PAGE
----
Artichokes alla Misse

Filed under:

Artichokes alla Misse

Introduction

We have been growing artichokes in the garden, but I mistakenly planted a globe variety. I have decided to let these bloom (see photo below) and will then replace them with 'violet de provence' artichokes for next year.

Catherine de Medici is credited with introducing Artichokes to the French Court in the first half of the 16th Century. By the end of the century artichokes were cultivated throughout France, Spain and Italy. Britian never succumbed to the artichoke's charms and to this day, they are a rarer sight.

This recipe uses the 'violet' variety of artichoke. This variety is normally about 5cm\2 inches in diameter and more elongated than the globe varieties.

I have given a lot of visual tips on handling artichokes to help those less familiar with them.

Fried Green Tomatoes & Remoulade Sauces

Filed under:

Fried Green Tomatoes with Remoulade

Introduction

It was a busy Sunday morning here, with a lot of dashing around, so we were grateful that Caitlyn thought to prepare us a 'Southern' brunch.

We have had a bumper crop of green zebra tomatoes this year. Caitlyn selected the larger and firmer ones from the vine as they need to hold together.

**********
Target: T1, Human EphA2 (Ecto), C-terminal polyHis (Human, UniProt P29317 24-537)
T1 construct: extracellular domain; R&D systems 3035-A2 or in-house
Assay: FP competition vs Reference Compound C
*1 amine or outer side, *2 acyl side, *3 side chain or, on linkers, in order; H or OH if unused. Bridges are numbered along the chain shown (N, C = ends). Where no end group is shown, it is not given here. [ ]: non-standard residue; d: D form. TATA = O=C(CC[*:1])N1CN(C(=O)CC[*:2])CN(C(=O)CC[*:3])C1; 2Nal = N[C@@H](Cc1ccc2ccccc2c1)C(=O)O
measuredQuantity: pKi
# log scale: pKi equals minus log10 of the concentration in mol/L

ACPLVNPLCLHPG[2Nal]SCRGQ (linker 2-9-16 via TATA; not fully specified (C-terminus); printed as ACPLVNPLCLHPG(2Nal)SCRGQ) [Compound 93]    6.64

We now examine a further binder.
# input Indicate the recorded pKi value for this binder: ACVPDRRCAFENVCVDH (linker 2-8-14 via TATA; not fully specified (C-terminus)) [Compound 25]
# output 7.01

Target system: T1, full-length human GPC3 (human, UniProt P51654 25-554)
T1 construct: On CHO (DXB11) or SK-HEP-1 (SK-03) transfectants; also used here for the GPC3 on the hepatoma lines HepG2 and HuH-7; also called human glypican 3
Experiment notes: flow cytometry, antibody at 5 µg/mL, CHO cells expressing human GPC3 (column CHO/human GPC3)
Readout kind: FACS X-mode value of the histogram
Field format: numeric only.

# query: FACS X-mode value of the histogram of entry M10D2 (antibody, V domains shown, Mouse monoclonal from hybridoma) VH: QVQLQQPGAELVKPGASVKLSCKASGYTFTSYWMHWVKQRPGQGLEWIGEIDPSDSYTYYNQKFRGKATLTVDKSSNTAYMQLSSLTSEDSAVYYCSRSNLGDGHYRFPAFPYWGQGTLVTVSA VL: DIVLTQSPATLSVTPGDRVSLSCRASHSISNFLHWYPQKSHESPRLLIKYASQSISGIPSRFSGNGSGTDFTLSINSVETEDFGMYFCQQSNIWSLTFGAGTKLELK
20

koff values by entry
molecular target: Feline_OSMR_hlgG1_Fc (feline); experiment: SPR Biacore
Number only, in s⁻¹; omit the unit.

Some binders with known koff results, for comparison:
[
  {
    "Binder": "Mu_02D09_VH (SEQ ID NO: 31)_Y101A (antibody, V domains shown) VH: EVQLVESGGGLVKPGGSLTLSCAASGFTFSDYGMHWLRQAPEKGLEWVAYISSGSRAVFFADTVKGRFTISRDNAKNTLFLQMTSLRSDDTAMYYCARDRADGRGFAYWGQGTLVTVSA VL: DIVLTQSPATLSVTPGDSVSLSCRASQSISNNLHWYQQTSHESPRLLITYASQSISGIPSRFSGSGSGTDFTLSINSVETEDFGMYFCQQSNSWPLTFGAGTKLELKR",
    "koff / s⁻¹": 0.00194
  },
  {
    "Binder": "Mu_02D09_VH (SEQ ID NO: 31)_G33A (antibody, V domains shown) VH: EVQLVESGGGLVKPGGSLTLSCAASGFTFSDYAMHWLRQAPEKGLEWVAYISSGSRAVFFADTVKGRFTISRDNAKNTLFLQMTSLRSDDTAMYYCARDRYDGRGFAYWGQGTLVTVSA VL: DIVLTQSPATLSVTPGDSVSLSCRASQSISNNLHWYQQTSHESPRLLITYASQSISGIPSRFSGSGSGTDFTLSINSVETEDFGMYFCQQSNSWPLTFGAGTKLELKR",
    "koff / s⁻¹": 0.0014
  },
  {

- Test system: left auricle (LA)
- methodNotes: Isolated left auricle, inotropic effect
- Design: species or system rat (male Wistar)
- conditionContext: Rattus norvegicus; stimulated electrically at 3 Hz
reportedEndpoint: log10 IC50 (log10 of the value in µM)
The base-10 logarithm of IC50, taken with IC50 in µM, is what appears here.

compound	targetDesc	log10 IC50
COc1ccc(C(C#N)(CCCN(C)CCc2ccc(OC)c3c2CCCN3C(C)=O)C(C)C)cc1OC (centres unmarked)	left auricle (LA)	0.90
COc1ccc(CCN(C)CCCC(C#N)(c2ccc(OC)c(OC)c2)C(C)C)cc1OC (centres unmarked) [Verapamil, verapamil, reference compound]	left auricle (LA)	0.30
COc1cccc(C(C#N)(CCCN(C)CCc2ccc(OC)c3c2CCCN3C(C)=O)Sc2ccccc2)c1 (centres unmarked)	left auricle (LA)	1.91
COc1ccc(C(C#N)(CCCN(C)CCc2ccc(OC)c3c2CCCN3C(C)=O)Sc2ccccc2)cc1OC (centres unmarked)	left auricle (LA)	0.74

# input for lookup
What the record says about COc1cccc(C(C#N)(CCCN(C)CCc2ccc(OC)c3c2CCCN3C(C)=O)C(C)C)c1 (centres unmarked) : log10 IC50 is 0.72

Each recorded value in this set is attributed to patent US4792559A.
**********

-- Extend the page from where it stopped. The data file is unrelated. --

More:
As a Brit, of a certain age, the phrase 'Fried Green Tomatoes' is indelibly linked to 'at the Whistlestop Cafe', the UK title of the 1991 film, starring Jessica Tandy and Kathy Bates, based on Fannie Flagg's bestselling novel.

Roast Squash with Roquefort, Walnuts and Jus

Filed under:

Squash from our garden cut in half

Introduction

I ate this dish in Barbuto, an Italian restaurant in Manhattan (review) a couple of years ago. When I cut this squash open the other day, I immediately thought of it.

I used the squash straight from my garden, but it is excellent with acorn or butternut squash.

Cheese, Potato, Rosemary & Red Onion Tart

Filed under:

Tomme, Potato, Rosemary and Red Onion Tart

Introduction

This is a tart that Wayne put together in August of last year (2009) and it was excellent. It is really a cross between a tart and a flatbread.

As there are neither cream or eggs in this tart you need to use a semi-soft cheese.

Spaghetti alla Gricia

Filed under:

Spaghetti alla Gricia

Introduction

This is my signature dish. The simplicity of it represents everything that I value about good Italian food.

At the Circle of Misse I use this dish to demonstrate recipe deconstruction. Once we have tasted the simplified dish, we then experiment with additional ingredients to identify and assess their contribution. With a small list of additions, this dish can be turned into three very different pasta 'classics'.

After curing the pancetta below, I took a slab of it to the market for Wes and Charlotte who supplied the raw ingredient. Charlotte, who was heavily pregnant at the time, was delighted. She cut off a slice and much to the horror of her customers tucked into it. 'Hey, this is from my pigs and I know what they ate,' was her response.

If you like this recipe visit lapasta.com for more pasta recipes. The site contains a collection of recipes that I began writing and publishing several years ago.

Celeri (Celeriac) Remoulade